United States

101.01 Spring 2006 Politics, Culture, and Society in the San Francisco-Oakland Metropolitan Area, 1850-1980

This course will examine the history of the San Francisco-Oakland metropolitan area between 1850 and 1980. The San Francisco-Oakland region has long been celebrated (and denounced) for its cosmopolitan culture and its liberal politics. Indeed, conventional wisdom has often assumed that the region accepted cultural diversity and that this cultural inclusiveness led directly to greater political inclusiveness. This course will explore both of these assumptions.

103D.004 Spring 2006 Global America: The Cold War at Home and Abroad

";V was for Victory,"; but immediately after 1945, the United States found itself immersed in another global conflict. Antagonisms between the Soviet Union and the US intensified into a standoff that, for the next two decades, repeatedly threatened armed or nuclear conflict. The situation at home was equally turbulent. By the 20th anniversary of V-J Day, America had seen transformative economic, social, and political change.

101.018 Spring 2006 US Women's History Since 1945

What is women?s history? How do historians write women?s lives? This research seminar focuses on the social, cultural, and political history of women in the US since 1945. We will explore key themes in postwar women?s history and major historiographical debates as well as historical research and writing methods and strategies. By the end of the semester, students will have planned, researched, and written a 30-50 page thesis based on primary sources.

101.012 Spring 2006 Immigration, Citizenship, and the State in Twentieth-Century America

This research seminar will explore U.S. immigration and naturalization policies in the twentieth century. We will look particularly at the role the federal government has played in shaping immigration patterns and in defining legal meanings of citizenship, as well as try to understand the complex, often conflicting ways in which ideas about immigration, citizenship, and the nation intersected.

103D.003 Spring 2006 Children and Youth in American History

This course will introduce students to the growing literature on the experience of childhood and youth in the United States from the colonial period to the present. Among the matters to be examined are the role of work, schooling, gender, sexuality, religion, ethnicity, and race in the lives of children. We will also examine how the definitions of a proper childhood have changed over time and its consequences for the lives of children. Readings include work by contemporary American historians on the history of childhood.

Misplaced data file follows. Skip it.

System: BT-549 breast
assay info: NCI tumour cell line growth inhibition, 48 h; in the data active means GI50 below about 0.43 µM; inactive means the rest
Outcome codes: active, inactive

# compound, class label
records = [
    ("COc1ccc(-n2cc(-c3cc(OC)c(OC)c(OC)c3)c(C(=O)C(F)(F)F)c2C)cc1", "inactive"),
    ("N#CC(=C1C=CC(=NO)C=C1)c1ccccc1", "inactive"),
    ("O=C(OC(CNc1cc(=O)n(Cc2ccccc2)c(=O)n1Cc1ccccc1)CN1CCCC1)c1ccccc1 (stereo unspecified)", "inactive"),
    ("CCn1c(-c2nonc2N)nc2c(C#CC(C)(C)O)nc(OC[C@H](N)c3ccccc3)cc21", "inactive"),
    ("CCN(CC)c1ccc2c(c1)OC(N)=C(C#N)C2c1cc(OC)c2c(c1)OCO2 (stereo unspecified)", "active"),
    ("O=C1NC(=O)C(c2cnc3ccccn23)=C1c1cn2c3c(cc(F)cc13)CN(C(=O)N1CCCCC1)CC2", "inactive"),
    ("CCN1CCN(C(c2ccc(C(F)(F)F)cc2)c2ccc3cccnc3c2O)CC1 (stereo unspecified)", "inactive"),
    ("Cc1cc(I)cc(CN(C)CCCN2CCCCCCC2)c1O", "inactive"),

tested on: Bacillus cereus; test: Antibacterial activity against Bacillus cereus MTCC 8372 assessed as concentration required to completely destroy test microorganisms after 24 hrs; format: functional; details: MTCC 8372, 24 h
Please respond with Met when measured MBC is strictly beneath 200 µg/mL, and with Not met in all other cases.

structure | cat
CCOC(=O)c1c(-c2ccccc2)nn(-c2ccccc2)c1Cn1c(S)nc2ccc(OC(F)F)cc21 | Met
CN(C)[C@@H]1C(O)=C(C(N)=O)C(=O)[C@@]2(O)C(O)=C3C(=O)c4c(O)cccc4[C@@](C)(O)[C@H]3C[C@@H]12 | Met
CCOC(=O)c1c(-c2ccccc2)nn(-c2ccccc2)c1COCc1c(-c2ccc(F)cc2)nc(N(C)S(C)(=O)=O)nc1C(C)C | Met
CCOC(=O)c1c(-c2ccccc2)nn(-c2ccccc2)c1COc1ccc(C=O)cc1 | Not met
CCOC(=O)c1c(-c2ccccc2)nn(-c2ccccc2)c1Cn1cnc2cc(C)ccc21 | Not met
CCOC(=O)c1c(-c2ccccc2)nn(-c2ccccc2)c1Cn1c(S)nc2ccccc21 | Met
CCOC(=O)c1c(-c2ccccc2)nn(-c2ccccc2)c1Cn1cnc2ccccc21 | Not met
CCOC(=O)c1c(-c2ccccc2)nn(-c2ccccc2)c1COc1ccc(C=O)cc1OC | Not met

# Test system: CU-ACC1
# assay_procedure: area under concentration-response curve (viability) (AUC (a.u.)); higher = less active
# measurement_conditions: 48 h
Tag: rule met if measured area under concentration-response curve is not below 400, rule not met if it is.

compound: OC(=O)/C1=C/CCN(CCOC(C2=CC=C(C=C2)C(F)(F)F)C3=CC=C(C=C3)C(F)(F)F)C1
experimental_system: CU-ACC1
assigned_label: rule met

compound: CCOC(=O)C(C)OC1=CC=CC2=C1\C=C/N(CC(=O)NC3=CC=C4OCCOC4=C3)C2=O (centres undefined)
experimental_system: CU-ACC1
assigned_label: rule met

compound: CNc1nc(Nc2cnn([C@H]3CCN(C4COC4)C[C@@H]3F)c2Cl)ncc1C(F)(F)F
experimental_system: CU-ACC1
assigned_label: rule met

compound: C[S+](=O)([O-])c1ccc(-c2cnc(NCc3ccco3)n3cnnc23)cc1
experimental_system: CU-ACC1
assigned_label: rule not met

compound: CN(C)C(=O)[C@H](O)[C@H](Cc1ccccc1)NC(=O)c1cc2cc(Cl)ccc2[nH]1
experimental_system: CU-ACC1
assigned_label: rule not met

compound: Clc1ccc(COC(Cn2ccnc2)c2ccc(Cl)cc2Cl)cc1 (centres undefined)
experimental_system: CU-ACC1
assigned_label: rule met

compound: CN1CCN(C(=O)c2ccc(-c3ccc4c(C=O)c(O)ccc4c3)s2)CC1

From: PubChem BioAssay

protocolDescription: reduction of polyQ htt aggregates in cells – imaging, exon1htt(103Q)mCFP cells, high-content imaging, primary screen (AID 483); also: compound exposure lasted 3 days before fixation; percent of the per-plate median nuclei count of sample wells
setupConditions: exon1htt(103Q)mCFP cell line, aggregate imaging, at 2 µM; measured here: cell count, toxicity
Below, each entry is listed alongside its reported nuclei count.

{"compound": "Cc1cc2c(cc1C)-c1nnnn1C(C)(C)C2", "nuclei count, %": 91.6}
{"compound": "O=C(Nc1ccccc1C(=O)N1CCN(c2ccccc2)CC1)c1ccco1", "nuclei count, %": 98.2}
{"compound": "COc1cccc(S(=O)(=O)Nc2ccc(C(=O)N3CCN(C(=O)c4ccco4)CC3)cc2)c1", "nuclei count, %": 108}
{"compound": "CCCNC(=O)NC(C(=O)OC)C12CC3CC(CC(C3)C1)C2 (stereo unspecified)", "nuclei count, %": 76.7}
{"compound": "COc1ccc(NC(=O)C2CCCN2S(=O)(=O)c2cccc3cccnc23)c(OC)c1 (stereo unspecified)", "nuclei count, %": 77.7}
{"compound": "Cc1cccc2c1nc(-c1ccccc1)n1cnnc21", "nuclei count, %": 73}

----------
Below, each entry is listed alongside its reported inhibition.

101.013 Spring 2006 The Settlement of California and West, 1846-1950.

This research seminar will explore the influence of diverse groups of settlers on the development of California and the West. Within a few years of California's entry into the United States, the discovery of gold drew an international flood of immigration to the state.

101.006 Spring 2006 Correspondence

This thesis-writing seminar is open to students doing research on any time and place so long as the bulk of the primary sources are letters, broadly defined. These sources can be personal missives, business mail, junk mail, e-mail, epistolary novels, letters to the editor, or any thing that assumes the form or function of correspondence, but they MUST form the core evidence for the historical argument presented in the thesis.

101.008 Spring 2006 North America before 1848

This course is designed for students who wish to write their 101 paper on any topic in North American history before 1848. Because the availability of primary source materials will greatly determine the types of projects possible, we will spend the first few weeks exploring the types of sources available on campus and on-line, including laws and court cases; published correspondence and personal papers; censuses; newspapers; travel, captivity, and ex-slave narratives; and ship passenger lists.

280D.004 Fall 2005 American Science

American science is a Johnny-come-lately. Historically, it was long in a position of backwardness. Historiographically, it has remained relatively unself-conscious. And yet the American way of doing science has become a global model. Its historians may not have kept up. This seminar serves as both an introduction to the field and a consciousness-raising exercise. It looks for ways in which historians of U.S.

285D.001 Fall 2005 Mid-20th Century U.S. Intellectual History

This graduate research seminar is devoted to the study of the United States during the quarter-century running from the end of the 1930s through the beginning of the 1960s. Although the instructor will try to accommodate students whose interests run more in the direction of political than intellectual history, the seminar's intended concentration will be on intellectual activity, especially as taking place in one or more of the following closely related matrices: 1) the
engagement with societies and cultures outside the North Atlantic West prompted by World War


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